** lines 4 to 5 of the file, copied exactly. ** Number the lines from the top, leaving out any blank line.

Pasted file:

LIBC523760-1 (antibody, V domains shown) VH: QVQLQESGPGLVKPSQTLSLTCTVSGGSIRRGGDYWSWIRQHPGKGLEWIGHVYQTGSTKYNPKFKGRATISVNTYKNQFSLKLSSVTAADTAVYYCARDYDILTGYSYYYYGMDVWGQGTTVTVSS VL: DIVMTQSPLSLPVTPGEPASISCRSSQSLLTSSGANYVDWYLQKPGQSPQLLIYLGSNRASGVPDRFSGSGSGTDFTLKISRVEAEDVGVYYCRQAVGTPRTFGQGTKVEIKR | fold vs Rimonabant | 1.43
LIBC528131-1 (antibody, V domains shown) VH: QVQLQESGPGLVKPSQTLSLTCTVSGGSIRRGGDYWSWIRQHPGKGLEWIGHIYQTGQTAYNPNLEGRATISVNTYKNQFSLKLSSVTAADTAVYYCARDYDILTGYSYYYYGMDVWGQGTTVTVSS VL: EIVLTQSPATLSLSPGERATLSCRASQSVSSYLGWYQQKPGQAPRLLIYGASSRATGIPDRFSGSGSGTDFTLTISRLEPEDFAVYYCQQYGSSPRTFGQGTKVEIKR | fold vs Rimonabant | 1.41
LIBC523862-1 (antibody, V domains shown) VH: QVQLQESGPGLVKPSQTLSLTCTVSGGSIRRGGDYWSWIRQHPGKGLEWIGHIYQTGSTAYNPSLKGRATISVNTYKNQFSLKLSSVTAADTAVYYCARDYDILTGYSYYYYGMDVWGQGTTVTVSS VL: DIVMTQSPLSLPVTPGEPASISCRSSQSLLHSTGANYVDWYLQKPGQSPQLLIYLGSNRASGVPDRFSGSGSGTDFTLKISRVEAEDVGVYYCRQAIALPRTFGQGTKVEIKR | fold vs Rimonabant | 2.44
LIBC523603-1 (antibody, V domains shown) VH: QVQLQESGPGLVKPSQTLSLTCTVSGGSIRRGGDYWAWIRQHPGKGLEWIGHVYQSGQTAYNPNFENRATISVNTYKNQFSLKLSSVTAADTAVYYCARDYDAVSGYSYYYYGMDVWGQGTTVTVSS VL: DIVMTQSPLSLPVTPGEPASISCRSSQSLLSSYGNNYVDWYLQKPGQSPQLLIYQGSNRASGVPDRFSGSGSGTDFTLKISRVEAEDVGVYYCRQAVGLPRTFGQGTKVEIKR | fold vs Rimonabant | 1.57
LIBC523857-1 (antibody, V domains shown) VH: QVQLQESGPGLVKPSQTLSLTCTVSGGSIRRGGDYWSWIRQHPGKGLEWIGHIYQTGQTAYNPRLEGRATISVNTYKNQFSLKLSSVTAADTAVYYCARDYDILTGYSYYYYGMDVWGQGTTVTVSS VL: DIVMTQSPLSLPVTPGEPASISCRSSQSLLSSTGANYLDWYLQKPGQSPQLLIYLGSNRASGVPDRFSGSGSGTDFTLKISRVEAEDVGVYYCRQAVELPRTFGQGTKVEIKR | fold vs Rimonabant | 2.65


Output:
LIBC523603-1 (antibody, V domains shown) VH: QVQLQESGPGLVKPSQTLSLTCTVSGGSIRRGGDYWAWIRQHPGKGLEWIGHVYQSGQTAYNPNFENRATISVNTYKNQFSLKLSSVTAADTAVYYCARDYDAVSGYSYYYYGMDVWGQGTTVTVSS VL: DIVMTQSPLSLPVTPGEPASISCRSSQSLLSSYGNNYVDWYLQKPGQSPQLLIYQGSNRASGVPDRFSGSGSGTDFTLKISRVEAEDVGVYYCRQAVGLPRTFGQGTKVEIKR | fold vs Rimonabant | 1.57
LIBC523857-1 (antibody, V domains shown) VH: QVQLQESGPGLVKPSQTLSLTCTVSGGSIRRGGDYWSWIRQHPGKGLEWIGHIYQTGQTAYNPRLEGRATISVNTYKNQFSLKLSSVTAADTAVYYCARDYDILTGYSYYYYGMDVWGQGTTVTVSS VL: DIVMTQSPLSLPVTPGEPASISCRSSQSLLSSTGANYLDWYLQKPGQSPQLLIYLGSNRASGVPDRFSGSGSGTDFTLKISRVEAEDVGVYYCRQAVELPRTFGQGTKVEIKR | fold vs Rimonabant | 2.65